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Telehealth helps prevent blindness in preemies

Improved technology equips health care providers in remote areas to better diagnose retinopathy of prematurity
Retinopathy of prematurity (ROP)
Jonathan Brown of Keizer, Oregon kisses his son's hand as they wait for their appointment at Elks Children Eye Clinic in Portland. (OHSU/Kristyna Wentz-Graff)

When Keizer, Oregon, resident Mackenzie Brown gave birth at Salem Hospital to her 2.4-pound baby boy, Nathan, at 26 weeks, she knew he would be facing an uphill battle. Nathan was diagnosed with retinopathy of prematurity, or ROP, a common eye disease in premature babies that can cause blindness.

Nationwide, about 14,000 to 16,000 infants are born each year with ROP. They are typically born before 31 weeks’ gestation and weigh about 2.75 pounds or less. Infants diagnosed with ROP often have favorable outcomes, depending on the severity, but it depends on how early they are diagnosed and how they are treated. 

Screening for ROP is challenging because pediatric ophthalmologists are highly specialized, in short supply in more remote areas, and unable to travel easily. 

"When premature babies are born in areas of the country that do not have ROP experts, they are less likely to get diagnosed early on, which helps babies get the early intervention treatment they need to improve outcomes,” says Michael Chiang, M.D., a pediatric ophthalmologist at OHSU’s Elks Children’s Eye Clinic and the Knowles professor of ophthalmology and medical informatics and clinical epidemiology in the OHSU School of Medicine.

Retinopathy of prematurity (ROP)
Dr. Michael Chiang (left) greets Jonathan (center) and Mackenzie Brown of Keizer, Oregon during an ophthalmologist appointment for their 4-month-old baby Nathan. (OHSU/Kristyna Wentz-Graff)

Chiang, an expert in ROP and telemedicine, has been researching the effectiveness of using highly accurate imaging technologies to diagnose and monitor ROP via telemedicine. With funding from the Oregon State Elks Association, he and colleagues launched a telemedicine collaboration with Salem Hospital’s neonatal intensive care unit, or NICU. 

This collaboration allowed Chiang to monitor Nathan’s vision remotely while he was in the NICU. During his 105-day stay, nurse practitioners would take pictures of Nathan’s eyes using the imaging technology and then send them through a secure system to Chiang’s team in Portland to review. 

Advances in imaging, computer information and Internet technologies have vastly improved the accuracy of diagnosing and treating premature infants born with ROP via telemedicine, the findings of which were recently published by Chiang in the Journal of the American Association for Pediatric Ophthalmology and Strabismus.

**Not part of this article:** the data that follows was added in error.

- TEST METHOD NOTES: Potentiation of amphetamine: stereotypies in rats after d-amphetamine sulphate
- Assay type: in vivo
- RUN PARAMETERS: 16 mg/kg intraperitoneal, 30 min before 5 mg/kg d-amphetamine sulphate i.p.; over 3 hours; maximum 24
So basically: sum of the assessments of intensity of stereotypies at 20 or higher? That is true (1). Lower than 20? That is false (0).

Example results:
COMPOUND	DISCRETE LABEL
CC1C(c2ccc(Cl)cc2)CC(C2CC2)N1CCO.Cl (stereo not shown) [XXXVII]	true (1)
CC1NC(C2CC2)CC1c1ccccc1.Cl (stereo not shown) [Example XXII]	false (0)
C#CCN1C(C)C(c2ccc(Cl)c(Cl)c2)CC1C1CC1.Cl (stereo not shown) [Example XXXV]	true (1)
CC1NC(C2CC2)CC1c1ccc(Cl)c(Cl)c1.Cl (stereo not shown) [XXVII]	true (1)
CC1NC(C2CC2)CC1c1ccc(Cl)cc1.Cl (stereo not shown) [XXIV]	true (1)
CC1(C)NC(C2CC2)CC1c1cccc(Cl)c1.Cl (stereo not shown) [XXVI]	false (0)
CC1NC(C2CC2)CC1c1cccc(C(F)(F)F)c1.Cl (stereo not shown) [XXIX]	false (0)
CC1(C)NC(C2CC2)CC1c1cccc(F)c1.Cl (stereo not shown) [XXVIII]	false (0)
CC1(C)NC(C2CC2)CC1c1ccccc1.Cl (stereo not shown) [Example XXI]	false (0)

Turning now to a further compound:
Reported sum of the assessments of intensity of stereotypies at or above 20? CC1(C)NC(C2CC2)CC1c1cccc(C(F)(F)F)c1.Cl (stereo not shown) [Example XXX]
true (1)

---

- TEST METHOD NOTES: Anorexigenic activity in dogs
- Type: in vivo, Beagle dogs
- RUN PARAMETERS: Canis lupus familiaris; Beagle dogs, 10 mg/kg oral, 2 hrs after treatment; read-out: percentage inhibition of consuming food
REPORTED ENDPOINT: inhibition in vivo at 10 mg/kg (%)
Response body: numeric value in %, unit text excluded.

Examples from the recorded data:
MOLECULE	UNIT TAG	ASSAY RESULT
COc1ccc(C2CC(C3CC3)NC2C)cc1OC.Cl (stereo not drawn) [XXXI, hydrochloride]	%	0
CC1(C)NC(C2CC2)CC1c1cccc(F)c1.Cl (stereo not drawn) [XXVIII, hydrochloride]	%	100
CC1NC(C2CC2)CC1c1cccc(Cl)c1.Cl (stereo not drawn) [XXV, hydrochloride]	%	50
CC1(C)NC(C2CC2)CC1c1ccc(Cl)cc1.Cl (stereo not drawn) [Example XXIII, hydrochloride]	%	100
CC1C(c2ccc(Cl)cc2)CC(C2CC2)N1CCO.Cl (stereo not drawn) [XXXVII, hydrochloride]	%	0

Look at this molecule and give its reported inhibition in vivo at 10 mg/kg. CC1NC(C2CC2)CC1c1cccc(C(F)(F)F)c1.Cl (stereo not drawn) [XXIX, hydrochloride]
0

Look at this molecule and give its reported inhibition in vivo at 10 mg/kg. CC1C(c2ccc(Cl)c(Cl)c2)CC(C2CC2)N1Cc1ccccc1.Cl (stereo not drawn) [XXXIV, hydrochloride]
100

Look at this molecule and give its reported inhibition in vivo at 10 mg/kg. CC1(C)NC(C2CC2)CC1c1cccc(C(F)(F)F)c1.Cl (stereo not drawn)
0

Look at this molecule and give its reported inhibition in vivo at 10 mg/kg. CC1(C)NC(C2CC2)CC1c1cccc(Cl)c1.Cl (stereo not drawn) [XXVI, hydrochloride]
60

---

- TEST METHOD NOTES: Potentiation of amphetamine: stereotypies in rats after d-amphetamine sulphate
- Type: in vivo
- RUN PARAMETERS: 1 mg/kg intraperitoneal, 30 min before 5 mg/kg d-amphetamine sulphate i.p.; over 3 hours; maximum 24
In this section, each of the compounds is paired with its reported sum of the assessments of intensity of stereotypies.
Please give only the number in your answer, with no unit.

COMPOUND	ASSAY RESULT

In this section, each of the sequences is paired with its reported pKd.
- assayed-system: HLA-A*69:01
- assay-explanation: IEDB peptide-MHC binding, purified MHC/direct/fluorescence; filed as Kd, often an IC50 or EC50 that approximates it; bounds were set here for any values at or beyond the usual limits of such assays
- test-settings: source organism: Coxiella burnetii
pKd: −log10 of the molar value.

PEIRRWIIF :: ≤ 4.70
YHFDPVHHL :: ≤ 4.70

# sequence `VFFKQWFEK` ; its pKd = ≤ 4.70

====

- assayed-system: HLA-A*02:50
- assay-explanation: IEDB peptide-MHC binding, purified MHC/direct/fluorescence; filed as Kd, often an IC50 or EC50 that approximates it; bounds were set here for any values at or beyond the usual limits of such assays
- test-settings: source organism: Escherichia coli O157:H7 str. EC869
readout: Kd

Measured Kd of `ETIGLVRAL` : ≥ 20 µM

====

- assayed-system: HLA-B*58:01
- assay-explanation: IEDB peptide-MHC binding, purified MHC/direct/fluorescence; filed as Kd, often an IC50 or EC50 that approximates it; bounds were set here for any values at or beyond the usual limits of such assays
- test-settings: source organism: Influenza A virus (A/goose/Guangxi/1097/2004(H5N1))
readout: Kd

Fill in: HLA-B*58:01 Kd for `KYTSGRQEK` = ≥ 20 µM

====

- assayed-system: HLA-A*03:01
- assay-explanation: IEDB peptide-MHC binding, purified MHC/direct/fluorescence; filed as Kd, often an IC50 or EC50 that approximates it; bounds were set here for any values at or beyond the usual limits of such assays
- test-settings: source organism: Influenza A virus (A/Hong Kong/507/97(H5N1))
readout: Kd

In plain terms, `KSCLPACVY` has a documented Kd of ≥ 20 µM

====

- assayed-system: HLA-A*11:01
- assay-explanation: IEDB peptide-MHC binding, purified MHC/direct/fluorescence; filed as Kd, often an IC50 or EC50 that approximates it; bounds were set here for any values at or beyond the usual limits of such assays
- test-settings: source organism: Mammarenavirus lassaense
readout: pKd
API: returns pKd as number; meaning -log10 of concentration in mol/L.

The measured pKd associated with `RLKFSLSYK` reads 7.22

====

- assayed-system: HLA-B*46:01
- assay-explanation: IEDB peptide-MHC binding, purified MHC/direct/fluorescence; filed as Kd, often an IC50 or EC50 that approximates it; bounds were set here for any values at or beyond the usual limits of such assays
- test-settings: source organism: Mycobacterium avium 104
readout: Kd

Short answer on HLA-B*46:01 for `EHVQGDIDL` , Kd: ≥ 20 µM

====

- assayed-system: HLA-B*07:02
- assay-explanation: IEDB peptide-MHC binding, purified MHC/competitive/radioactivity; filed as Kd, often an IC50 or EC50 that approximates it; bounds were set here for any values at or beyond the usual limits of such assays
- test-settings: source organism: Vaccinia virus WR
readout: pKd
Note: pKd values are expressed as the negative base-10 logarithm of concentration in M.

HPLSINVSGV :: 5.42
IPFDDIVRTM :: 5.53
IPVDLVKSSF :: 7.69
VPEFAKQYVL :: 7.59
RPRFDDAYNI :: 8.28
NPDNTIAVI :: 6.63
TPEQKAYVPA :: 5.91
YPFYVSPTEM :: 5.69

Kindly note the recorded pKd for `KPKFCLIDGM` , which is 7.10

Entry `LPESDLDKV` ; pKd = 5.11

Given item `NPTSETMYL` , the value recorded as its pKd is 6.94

“Now we have the ability to diagnose patients via wide-angle retinal imaging, computing and information technology that requires minimal technology and expertise for providers in remote areas,” says Chiang.  

Chiang says, in general, the field of pediatric ophthalmology has been slow to adopt the same imaging technologies that have revolutionized the practice of general ophthalmology. A recent survey in the journal Pediatrics of NICUs across the country, in the journal Pediatrics, showed retinal imaging devices were used to screen for primary ROP in only 7 percent of NICUs.

Retinopathy of prematurity (ROP)
Jonathan Brown of Keizer, Oregon and his wife Mackenzie with their son Nathan, who was born at 26-weeks and has retinopathy of prematurity, a common condition in preemies. (OHSU/Kristyna Wentz-Graff)

But research has shown that telemedicine diagnosis of ROP is working: More than 30 published studies have demonstrated that telemedicine has very high accuracy for diagnosing clinically significant ROP. By evaluating other emerging imaging technologies, understanding their benefits and limitations, and gradually implementing them into practice when warranted, pediatric ophthalmologists will be able to enhance the care they provide to patients for a broader range of problems in the future.

“This collaboration highlights the importance of a multidisciplinary approach to clinical care,” says Chiang. “It also demonstrates the pathway by which gaps in the delivery of clinical care motivate research and knowledge discovery, which eventually leads to technology adoption and gradual changes in health care policy.”

Now that Nathan is out of the NICU, Mackenzie and her husband, Jonathan, travel to Portland occasionally for in-person appointments with Chiang’s team. The Browns are hopeful that with the specialized care Nathan received, he will continue to thrive.

Fast Facts (source: National Eye Institute)

  • 14,000–16,000: number of infants weighing 2.75 pounds or less who are affected by ROP
  • 90%: percentage of all infants with ROP in the milder category who don't need treatment
  • 1,100–1,500: number of infants who develop severe enough ROP to require medical treatment each year
  • 400-600: number of U.S. infants who become legally blind from ROP each year
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